Sunday, 28 December 2014

Food and Science

Bad coffee

I like science and measurement  -- a theme that underpins this blog. Let's take a major source of pleasure for all of us (food!) and think about it in the scientific context.

Remember when fat was vilified? Now it's wheat. What's next, water?  -- oops, sorry, that's been done; most people I work with drink bottled water. At home, I guzzle from the tap, but drink bottled water in foreign lands based on analysis from biologists and recommendations from public and population health professionals.

Less than ~1% have gluten allergy. Now, scores say they are gluten sensitive and a myriad of so-called experts and opinions run amuck. We've got 3 friends with biopsy-proven celiac disease and I know how to cook to keep them happy and healthy.

I think most of my other gluten sensitive friends and colleagues are caught up in the latest food fad. But they all retort -- it says so on the web and TV; so it must be true! Why can't people just avoid the foods they don't tolerate and get on with life -- I see no need to buy the related magazines/cookbooks, watch quacks on TV, tell everyone they've discovered a life changing truth and turn it into a theology. Back to science:

Time for a primer on the best available food evidence set to parody of a nice pop song:

Video link :

I changed the blog background format for better reading and to eliminate the dark feel.
Happy New Year from the cats and us!

Thursday, 25 December 2014


Best to you in 2015!

I got 2 new books this holiday season. I read them lying down — for low back and hip pain kept me off a chair for several weeks until I regained the needed core muscle strength plus re-established hip flexion and extension. I now appreciate that quality of life and back health lie directly related. Perhaps you might relate? I better go stretch; back in a moment...

Small Signal Audio Design: 2nd edition by Douglas Self.

Above — Small Signal Audio Design: 2nd edition by Douglas Self. With its content boosted by about 50%, Self took his great first edition into the stratosphere with this follow-on. I wish someone with his writing skills (epic clarity, practical insight and warmth) would write about RF topics. This book could serve as your the AF design bible for a long time.

Handbook of Microwave Component Measures by Joel Dunsmore.

Above — Handbook of Microwave Component Measures by Joel Dunsmore. Dr. Joel (a staffer who comments on the Agilent (now Keysite) Network Analyzer forums) wrote this book as a follow-on to his original and it's not a book for people who dislike math, theory and equations. I love this book for opening my eyes into the ways modern engineers measure Scattering parameters, consider the DUT, + calibration and also how an exciting "VNA design evolution" is exploding big-time.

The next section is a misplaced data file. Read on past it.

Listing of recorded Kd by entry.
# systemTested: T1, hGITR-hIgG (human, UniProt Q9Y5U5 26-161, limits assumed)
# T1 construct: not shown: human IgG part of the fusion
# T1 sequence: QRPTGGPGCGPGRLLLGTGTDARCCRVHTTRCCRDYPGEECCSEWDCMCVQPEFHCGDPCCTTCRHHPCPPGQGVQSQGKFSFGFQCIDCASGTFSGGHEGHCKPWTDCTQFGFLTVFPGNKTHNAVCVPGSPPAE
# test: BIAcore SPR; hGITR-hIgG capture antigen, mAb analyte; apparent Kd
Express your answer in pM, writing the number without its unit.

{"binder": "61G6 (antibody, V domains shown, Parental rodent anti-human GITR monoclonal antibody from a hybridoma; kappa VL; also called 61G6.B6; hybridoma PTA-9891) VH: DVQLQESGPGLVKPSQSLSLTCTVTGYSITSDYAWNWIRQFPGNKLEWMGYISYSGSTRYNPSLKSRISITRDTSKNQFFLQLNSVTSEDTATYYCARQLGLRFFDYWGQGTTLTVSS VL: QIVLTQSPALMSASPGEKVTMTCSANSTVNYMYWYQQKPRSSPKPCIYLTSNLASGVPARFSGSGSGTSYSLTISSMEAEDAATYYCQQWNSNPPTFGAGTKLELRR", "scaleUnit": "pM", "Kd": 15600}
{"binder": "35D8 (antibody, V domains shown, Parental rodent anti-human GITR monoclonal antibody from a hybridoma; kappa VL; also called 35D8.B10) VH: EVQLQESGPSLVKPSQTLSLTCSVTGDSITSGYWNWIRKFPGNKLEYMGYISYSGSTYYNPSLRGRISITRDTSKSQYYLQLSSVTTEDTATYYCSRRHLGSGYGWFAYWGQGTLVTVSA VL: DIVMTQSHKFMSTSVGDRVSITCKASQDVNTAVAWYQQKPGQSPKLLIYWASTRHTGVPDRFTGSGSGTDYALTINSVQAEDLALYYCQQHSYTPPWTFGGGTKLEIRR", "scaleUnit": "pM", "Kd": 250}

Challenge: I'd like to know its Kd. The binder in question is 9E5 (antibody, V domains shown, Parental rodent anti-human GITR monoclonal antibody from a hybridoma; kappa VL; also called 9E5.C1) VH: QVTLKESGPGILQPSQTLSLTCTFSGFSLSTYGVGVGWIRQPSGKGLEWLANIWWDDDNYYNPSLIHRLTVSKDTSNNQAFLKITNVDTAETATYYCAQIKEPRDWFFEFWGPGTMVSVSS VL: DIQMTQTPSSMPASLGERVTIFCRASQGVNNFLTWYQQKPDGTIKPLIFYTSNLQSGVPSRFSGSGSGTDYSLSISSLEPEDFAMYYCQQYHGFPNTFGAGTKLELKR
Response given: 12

My dad told me "if you hang out with and/or read stuff  by smart people you just might get smarter; so choose friends and authors wisely".  This book serves as a case in point. Although, I don't understand every chapter, equation or concept, I've got a new appreciation for and direction to go in home lab measurement know-how.

In short, modern microwave measures get done on VNAs, not 'scopes nor spectrum analyzers. New VNAs, although very expensive, may feature multiple signal sources and receivers with advanced calibration techniques to deliver amazing accuracy.

Each month, I hope to read that someone has released a fast but relatively cheap 3 GHz network analyzer with a dynamic range of  >= 120 dB (with at least 10 Hz minimum resolution) across its bandwidth. I'm not alone (see this thread for example), I've read many opinions and only 1 thing is certain, I want small gear and not bloated boat anchors from the past. At this point, getting a VNA for my desired minimum 3 GHz bench BW is not affordable.

No question homebrew or commercial hobbyist VNAs are a real option for some — just not me. The aforementioned book, an EE friend, and my experiences show a big source of bench error in network analysis is mismatch between the source and the DUT. All manner of mismatch may occur because of DUT reflections, crosstalk, receiver to source leakage etc.. It can take serious VNA design, added hardware and bench effort to isolate the source and receiver plus establish the proper 50 Ω test environment — even down at VHF - UHF.

Further, the calibration sets may cost ++ ; especially as you go into microwave. Consider this link by Kirkby Microwave Ltd. Modern commercial network analyzers allow you to input your particular calibration test set (or perhaps calibration connector parameters) to boost accuracy. Up-to-date, 2-port, professional grade network measurement costs $1500-2500 per GHz it seems.

All things considered, as amateur radiophiles, we live in exciting times and I'm sure you have your own thoughts and opinions on VNAs for 2015 and on.

Photography with cats proves difficult.

Photography with cats proves difficult.

Photography with cats proves difficult.

Above — Photography with cats in the house proves difficult. It never fails — depress the shutter and 1 cat or the other comes from nowhere and jumps in front of my intended subject. So here they are (hamming it up) with the lights set up for a dark colored book  — fairly strong + directional lighting at 5500 degrees Kelvin color temperature. I love experimenting with lighting and strive for different looks: some good, some harsh.

Blogger further processes photos so they look about 1/2 stop brighter than actual and this bothers me.

I run a calibrated monitor so the color and brightness of my local commercial lab color prints look like just my onscreen jpegs.